‘Resenteeism’ Job Trend Allows Workers to Choose Resentment Over ‘Quiet Quitting’

Source: Freepik

The era of “resenteeism” has reportedly emerged within the average workplace throughout the United States. Instead of resigning from their positions, the employees affected by this growing trend are leaning towards low productivity due to job-related resentment.

How Resenteeism Differs From The ‘Quiet Quitting’ Trend

The popular “quiet quitting” trend, which became a viral sensation on its own, focused on employees that refused to do nothing more than the bare minimum required to keep their jobs. This trend was primarily brought on by employee burnout.

Source: Pixabay/Robin Higgins

In addition, the employees impacted by quiet quitting felt as if they were underappreciated. Conversely, the “resenteeism” era is highlighting the workers who are leaning towards low productivity due to resentment that they have for their various jobs.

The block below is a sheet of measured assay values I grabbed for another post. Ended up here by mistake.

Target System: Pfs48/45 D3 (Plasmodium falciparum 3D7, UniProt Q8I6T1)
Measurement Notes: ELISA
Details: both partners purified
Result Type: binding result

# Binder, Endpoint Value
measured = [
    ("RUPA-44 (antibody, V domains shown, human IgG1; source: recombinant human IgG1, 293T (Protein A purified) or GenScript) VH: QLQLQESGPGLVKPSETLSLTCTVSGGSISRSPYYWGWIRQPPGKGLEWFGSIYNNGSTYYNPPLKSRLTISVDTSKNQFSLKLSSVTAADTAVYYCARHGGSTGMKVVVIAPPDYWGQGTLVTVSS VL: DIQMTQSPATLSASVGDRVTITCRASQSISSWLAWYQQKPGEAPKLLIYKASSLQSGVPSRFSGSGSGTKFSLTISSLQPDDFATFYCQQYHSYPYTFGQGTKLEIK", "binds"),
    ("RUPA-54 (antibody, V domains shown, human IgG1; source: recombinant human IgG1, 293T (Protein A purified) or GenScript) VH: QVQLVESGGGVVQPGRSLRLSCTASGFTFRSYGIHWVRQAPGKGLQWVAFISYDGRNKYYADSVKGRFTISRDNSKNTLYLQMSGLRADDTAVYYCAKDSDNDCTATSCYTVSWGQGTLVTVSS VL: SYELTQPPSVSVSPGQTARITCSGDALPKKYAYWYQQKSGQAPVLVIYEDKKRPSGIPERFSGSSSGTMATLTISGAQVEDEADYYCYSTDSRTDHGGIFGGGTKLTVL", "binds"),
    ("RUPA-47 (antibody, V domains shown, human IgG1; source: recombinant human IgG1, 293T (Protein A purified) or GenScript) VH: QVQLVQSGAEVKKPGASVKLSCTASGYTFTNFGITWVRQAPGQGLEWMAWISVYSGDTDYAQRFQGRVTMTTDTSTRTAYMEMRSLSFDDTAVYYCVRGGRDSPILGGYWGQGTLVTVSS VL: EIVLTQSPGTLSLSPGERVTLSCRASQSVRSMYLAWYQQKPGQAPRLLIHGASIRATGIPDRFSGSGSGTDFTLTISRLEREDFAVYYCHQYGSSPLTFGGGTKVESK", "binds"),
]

‘Resenteeism’ Is Apparently For Employees That Are Not Ready To Resign

The “resenteeism” era also differs from the “quiet quitting” era since these impacted employees are not ready to leave their respective positions. They realize that they do not have any other choice but to retain their current jobs.

Source: Pixabay/Ibrahim Bernal

In most cases, the need to stay in their current position is due to financial responsibilities and other related obligations. Either way, they are simply not ready to leave their positions – which is why they opt to just remain resentfully employed.

District Manager Claims Employees ‘Feel Trapped In A Job They Do Not Want’

Insperity District Manager Jennifer Libby from Kansas City, Missouri opened up about resenteeism in a recent interview. Libby explained that employees start to resent their employer over time “because they feel trapped in a job they do not want.”

Source: Pixabay/Tumisu